Overall more than 4,300 more millennials moved to Fort Collins than left.

9. Denver, Colorado

Denver is a very popular spot for millennials. Our data shows about 4,200 more millennials immigrated to Denver than emigrated. That is the equivalent of about 0.63% of the total population.

Most of the net gain in millennials came from the steady stream of out-of-state millennials pouring into the city. According to our data, about 6,500 more millennials came to Denver from out of state than left Denver for another state.

10. St. Paul, Minnesota

St. Paul takes the final spot in our top 10. The smaller of the Twin Cities saw a net increase of about 4,100 millennials which just beat out Broomfield, Colorado for 10th place.

Most of the net gain in millennials came from the difference between the number of millennials coming to St. Paul from out of state compared to the number leaving St. Paul for another state.

Where Are Millennials Moving

Data and Methodology

In order to calculate which cities and states millennials are moving to, SmartAsset analyzed 2015 U.S. Census Bureau migration data on 218 cities and all 50 states, plus Washington, D.C.

We compared the number of persons between the age of 20 and 34 who left each city and state to the number who moved in. We ranked the cities and states by highest net gain in persons ages 20 to 34. Data on migration patterns comes from the 2015 U.S. Census Bureau’s 1-Year American Community Survey.

Tips for When to Buy and When to Rent

Buying a home is a big decision and it can be difficult to know when it’s the right time to do so. Purchasing home comes with very high upfront costs, like closing costs and appraisal fees, that renting doesn’t. Let’s say you’ve been saving for a while and you have a nice nest egg built up. How do you know it’s the right time to change from renting to buying?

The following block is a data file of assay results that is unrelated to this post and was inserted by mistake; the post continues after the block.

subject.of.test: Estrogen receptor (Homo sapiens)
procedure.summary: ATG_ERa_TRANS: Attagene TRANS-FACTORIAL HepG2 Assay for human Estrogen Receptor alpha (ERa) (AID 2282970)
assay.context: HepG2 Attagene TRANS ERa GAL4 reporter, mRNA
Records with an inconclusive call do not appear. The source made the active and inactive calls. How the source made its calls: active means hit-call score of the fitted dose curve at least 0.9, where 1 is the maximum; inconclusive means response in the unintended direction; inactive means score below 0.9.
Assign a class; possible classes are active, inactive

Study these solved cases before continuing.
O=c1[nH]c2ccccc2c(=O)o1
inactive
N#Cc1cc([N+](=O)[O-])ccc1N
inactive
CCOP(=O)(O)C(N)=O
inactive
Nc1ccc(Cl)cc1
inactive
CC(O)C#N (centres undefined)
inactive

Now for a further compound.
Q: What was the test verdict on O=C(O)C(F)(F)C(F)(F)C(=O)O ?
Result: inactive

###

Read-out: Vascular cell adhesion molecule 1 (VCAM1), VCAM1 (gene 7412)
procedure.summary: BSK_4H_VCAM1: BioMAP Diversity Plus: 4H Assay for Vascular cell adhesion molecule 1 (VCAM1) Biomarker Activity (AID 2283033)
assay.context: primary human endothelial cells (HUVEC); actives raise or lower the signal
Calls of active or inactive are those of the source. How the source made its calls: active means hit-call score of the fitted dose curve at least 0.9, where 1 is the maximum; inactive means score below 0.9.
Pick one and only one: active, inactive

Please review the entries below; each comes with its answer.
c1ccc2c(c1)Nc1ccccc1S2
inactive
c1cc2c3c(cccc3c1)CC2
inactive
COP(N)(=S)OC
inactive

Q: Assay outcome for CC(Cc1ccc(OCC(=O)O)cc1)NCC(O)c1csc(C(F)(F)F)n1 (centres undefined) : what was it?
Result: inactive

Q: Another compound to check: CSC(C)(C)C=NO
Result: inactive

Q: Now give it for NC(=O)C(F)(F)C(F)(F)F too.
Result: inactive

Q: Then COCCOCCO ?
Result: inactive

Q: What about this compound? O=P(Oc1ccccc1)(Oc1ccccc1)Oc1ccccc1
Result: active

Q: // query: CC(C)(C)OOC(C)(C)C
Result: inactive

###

One thing to consider when deciding if you should rent or buy is how long you plan on sticking around. Buying a home is much more time-consuming than finding a place to rent. If you plan on staying in a place for a short time, you may prefer to rent but if you’re in it for the long haul, it could be a good time to buy.

There are also monetary considerations. Are home prices rising faster than rents? In that case you may lean toward buying. Do you have a bad credit score? You may want to hold off on buying a home until you can raise your credit score and can get approved for a better mortgage rate.

Questions about the study? Contact us at

Photo credit: © Greig

Derek Miller, CEPF® Derek Miller is a graduate of the University of Edinburgh where he studied economics. He is passionate about using data to help people make better financial decisions. Derek is a Certified Educator in Personal Finance® (CEPF®) and a member of the Society for Advancing Business Editing and Writing. He is a data journalist whose expertise is in finding the stories within the numbers. Derek's writing has been featured on Yahoo, AOL, and Huffington Post. He believes the biggest financial mistake people make is waiting too late to save for retirement and missing out on the wonders of compounding interest. Derek lives in Brooklyn.